Bolstering the Banks for the Better


Several central banks have admitted suffering from cyber attacks, meaning that new measures need to be taken to strengthen them

In February earlier this year, the central bank of Bangladesh lost $81 million due to the malicious work of cybercriminals. Since then, numerous other banks, notably in SouthEast Asia, have admitted to suffering from similar breaches, with millions of dollars being lost in each case.

Some security experts have pinned the blame on North Korea, as the US government did with the Sony attacks from a while back. The FBI suspect that insider help may have played a crucial role in the success of the heist. The bureau has found evidence during its investigation that at least one bank employee may have assisted the hackers in accessing the Bangladeshi Bank’s computer systems.

The hackers of the heist were able to obtain these lucrative sums by exploiting the loopholes of the messaging system used for cross-border transfers of money known as the Society for Worldwide Interbank Financial Telecommunication (Swift).

This non-profit organisation was established in the 1970s to make it easier to communicate with banks across the world to transfer money. Today around 10,000 banks worldwide utilise its services and has around 2,400 employees operating those services. Swift replaced the telex machines which were previously used by banks to communicate with each other. It was meant to be more secure, using exclusive protocols to allow banks anywhere in the world to be able to comprehend and use the messaging system.

This system is not a platform to transfer actual money between banks. It is simply a messaging system through which banks exchanging money can communicate how much needs to be sent and to which account. The breach suffered by the Bangladeshi central bank was due to cybercriminals getting access to their computer networks to fraudulently send money to any other institutions they desired. The injection of malware allowed the hackers to collect keystrokes and subsequently allowed them to obtain the codes and numbers needed to conduct the transactions. The hackers would request billions of dollars to be sent from the central bank’s account at the Federal Reserve Bank of New York to accounts in the Philippines and Sri Lanka. Many of the transactions were flagged by the Reserve to ensure that they complied with certain rules and protocols, but a few still managed to get through. In addition, they were also able to prevent the list of transactions from being printed out to avoid detection.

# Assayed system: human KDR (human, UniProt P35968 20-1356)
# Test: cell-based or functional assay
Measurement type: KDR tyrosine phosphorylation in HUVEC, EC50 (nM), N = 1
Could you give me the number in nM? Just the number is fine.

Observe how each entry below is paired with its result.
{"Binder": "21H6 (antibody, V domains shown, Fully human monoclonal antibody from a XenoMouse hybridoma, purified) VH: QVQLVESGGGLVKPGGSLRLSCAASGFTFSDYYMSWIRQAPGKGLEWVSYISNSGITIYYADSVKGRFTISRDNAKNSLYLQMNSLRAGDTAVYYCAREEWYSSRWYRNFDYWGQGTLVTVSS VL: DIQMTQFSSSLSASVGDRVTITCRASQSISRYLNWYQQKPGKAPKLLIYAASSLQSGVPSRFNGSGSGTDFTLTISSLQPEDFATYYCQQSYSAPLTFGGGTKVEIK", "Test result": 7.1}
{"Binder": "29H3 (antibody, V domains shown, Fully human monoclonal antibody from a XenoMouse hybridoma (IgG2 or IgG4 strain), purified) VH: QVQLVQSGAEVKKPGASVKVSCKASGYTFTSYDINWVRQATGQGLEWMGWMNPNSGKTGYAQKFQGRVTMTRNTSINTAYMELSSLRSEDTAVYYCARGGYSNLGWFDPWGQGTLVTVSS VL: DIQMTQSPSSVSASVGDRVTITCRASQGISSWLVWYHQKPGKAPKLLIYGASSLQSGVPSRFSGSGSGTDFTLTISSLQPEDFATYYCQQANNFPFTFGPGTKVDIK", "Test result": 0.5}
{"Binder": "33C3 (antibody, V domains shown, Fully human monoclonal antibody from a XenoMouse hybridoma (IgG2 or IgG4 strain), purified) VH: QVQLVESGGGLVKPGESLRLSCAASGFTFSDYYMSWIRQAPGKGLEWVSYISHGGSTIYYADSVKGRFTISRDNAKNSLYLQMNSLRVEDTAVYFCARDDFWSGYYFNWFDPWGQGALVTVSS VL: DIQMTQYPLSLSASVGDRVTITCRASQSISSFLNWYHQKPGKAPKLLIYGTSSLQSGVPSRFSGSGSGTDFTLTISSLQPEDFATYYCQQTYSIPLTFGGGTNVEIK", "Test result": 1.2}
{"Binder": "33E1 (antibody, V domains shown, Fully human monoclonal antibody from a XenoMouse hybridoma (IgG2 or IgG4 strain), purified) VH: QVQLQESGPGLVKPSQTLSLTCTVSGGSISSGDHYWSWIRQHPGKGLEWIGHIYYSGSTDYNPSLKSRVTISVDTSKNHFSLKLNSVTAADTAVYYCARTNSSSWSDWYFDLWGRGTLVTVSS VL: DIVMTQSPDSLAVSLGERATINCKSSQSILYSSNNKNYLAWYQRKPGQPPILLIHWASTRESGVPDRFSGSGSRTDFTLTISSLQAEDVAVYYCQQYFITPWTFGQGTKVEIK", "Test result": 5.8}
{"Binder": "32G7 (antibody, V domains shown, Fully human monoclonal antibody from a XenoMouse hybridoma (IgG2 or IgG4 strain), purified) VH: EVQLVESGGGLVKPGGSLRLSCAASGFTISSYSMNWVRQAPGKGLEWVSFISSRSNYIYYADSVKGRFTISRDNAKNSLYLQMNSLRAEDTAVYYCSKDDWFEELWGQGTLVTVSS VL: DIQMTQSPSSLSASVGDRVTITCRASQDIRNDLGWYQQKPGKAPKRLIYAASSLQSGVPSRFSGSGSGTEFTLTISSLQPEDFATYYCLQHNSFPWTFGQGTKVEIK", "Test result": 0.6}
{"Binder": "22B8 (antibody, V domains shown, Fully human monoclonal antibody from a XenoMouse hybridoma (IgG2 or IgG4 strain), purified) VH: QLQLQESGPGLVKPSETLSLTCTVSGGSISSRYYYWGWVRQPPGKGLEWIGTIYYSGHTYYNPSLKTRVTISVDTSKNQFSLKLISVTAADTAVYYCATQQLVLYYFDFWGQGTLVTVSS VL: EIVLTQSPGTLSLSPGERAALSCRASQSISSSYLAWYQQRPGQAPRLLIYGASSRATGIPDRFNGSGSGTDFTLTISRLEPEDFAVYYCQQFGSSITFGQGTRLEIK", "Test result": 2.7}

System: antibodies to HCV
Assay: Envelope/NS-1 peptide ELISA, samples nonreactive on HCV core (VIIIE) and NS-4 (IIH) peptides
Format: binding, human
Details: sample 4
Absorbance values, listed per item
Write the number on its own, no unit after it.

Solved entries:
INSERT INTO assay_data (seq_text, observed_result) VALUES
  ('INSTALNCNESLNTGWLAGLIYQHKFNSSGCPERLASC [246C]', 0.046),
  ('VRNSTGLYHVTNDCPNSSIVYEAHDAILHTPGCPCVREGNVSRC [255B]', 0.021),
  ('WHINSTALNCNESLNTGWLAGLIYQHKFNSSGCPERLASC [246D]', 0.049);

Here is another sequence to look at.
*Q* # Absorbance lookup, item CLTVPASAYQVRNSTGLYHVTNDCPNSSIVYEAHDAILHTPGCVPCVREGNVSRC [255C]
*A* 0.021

Team Work Makes the Dream Work

Many banks and other financial sector institutions have reacted accordingly. JP Morgan has reduced the number of people with access to Swift, and the Bank of England has advised other institutions to improve their security. Although these particular institutions were not victims of this particular cyber attack, they recognise that there is the potential for an attack in the future.

But this does not make the financial sector completely immune to devastating cyber heists in the future. In the context of cyber, essentially nothing will. One reason for why that is points to the weaknesses in the Swift system itself, which causes a danger to the thousands who use it. When communicating with other banks through the messaging system, there is no way to guarantee that the party on the other side is the intended recipient. This reflects a wider overall problem with the internet, which is that hackers can disguise themselves as others quite convincingly and therefore their suspicious activity is not detected until it is too late.

In order to better defend against such attacks, a collective effort by all financial institutions that use Swift need to bolster their security. The cyber defences of banks in developed economies in recent years has improved, with few reports of successful attacks being declared out of the thousands of attempts against Wall Street firms. But this is no good with banks in developing economies that are lagging behind, with insubstantial firewalls and other lacking security measures . Even if the likes of the UK or the US are encouraging private sector banks to take cyber threats more seriously, the lack of concern in developing economies makes those efforts nugatory. A chain is only as strong as its weakest link, after all.

This latest hack also brings into question Swift’s ability to cope with the realities of cyberspace.

Alternative messaging systems are being proposed and the use of blockchain technology has even been suggested. But even if banks move to a safer system, given the pernicious environment that cyberspace is, it will inevitably be breached. Blockchain, too, has had its problems with fraud. For now, Swift is considering implementing stronger measures of its own, such as software that tracks behavioural patterns to identify suspicious activity. But a better international effort is also needed. Nobody can be too safe.